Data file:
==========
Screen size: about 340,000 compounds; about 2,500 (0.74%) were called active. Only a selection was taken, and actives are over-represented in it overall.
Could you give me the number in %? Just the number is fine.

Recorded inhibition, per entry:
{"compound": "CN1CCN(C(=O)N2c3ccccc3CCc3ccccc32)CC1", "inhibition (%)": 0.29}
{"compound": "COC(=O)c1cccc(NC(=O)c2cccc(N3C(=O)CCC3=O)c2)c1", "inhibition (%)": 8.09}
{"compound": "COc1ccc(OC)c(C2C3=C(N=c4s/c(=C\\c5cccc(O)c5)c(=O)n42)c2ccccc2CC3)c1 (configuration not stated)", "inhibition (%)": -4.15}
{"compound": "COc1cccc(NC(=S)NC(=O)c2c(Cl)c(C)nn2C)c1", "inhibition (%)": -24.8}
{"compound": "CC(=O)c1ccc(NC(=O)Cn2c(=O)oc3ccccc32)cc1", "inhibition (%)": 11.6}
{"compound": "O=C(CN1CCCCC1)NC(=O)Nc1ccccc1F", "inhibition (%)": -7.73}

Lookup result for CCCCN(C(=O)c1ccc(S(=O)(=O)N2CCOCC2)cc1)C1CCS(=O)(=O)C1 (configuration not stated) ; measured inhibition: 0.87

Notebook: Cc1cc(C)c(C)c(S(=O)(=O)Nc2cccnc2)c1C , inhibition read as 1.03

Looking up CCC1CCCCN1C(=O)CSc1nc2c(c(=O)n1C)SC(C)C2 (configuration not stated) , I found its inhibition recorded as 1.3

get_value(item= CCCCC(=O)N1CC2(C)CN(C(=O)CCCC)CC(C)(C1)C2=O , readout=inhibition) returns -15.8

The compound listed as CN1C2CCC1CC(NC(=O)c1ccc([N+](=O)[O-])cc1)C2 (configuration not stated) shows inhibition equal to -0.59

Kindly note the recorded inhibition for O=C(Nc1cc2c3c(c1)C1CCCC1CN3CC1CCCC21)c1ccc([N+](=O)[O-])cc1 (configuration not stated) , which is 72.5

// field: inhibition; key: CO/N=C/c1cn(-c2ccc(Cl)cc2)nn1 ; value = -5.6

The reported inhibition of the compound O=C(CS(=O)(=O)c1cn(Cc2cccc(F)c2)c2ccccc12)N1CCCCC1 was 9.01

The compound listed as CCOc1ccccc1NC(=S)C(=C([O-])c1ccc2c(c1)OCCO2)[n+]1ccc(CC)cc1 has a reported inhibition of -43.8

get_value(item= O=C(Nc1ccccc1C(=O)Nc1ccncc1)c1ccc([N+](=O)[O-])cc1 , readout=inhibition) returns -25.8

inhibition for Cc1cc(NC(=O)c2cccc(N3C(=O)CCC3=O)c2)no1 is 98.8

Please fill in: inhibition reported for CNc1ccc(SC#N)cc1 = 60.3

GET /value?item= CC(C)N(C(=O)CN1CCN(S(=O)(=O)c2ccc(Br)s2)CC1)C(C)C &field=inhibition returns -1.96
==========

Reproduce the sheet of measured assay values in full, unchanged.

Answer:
Screen size: about 340,000 compounds; about 2,500 (0.74%) were called active. Only a selection was taken, and actives are over-represented in it overall.
Could you give me the number in %? Just the number is fine.

Recorded inhibition, per entry:
{"compound": "CN1CCN(C(=O)N2c3ccccc3CCc3ccccc32)CC1", "inhibition (%)": 0.29}
{"compound": "COC(=O)c1cccc(NC(=O)c2cccc(N3C(=O)CCC3=O)c2)c1", "inhibition (%)": 8.09}
{"compound": "COc1ccc(OC)c(C2C3=C(N=c4s/c(=C\\c5cccc(O)c5)c(=O)n42)c2ccccc2CC3)c1 (configuration not stated)", "inhibition (%)": -4.15}
{"compound": "COc1cccc(NC(=S)NC(=O)c2c(Cl)c(C)nn2C)c1", "inhibition (%)": -24.8}
{"compound": "CC(=O)c1ccc(NC(=O)Cn2c(=O)oc3ccccc32)cc1", "inhibition (%)": 11.6}
{"compound": "O=C(CN1CCCCC1)NC(=O)Nc1ccccc1F", "inhibition (%)": -7.73}

Lookup result for CCCCN(C(=O)c1ccc(S(=O)(=O)N2CCOCC2)cc1)C1CCS(=O)(=O)C1 (configuration not stated) ; measured inhibition: 0.87

Notebook: Cc1cc(C)c(C)c(S(=O)(=O)Nc2cccnc2)c1C , inhibition read as 1.03

Looking up CCC1CCCCN1C(=O)CSc1nc2c(c(=O)n1C)SC(C)C2 (configuration not stated) , I found its inhibition recorded as 1.3

get_value(item= CCCCC(=O)N1CC2(C)CN(C(=O)CCCC)CC(C)(C1)C2=O , readout=inhibition) returns -15.8

The compound listed as CN1C2CCC1CC(NC(=O)c1ccc([N+](=O)[O-])cc1)C2 (configuration not stated) shows inhibition equal to -0.59

Kindly note the recorded inhibition for O=C(Nc1cc2c3c(c1)C1CCCC1CN3CC1CCCC21)c1ccc([N+](=O)[O-])cc1 (configuration not stated) , which is 72.5

// field: inhibition; key: CO/N=C/c1cn(-c2ccc(Cl)cc2)nn1 ; value = -5.6

The reported inhibition of the compound O=C(CS(=O)(=O)c1cn(Cc2cccc(F)c2)c2ccccc12)N1CCCCC1 was 9.01

The compound listed as CCOc1ccccc1NC(=S)C(=C([O-])c1ccc2c(c1)OCCO2)[n+]1ccc(CC)cc1 has a reported inhibition of -43.8

get_value(item= O=C(Nc1ccccc1C(=O)Nc1ccncc1)c1ccc([N+](=O)[O-])cc1 , readout=inhibition) returns -25.8

inhibition for Cc1cc(NC(=O)c2cccc(N3C(=O)CCC3=O)c2)no1 is 98.8

Please fill in: inhibition reported for CNc1ccc(SC#N)cc1 = 60.3

GET /value?item= CC(C)N(C(=O)CN1CCN(S(=O)(=O)c2ccc(Br)s2)CC1)C(C)C &field=inhibition returns -1.96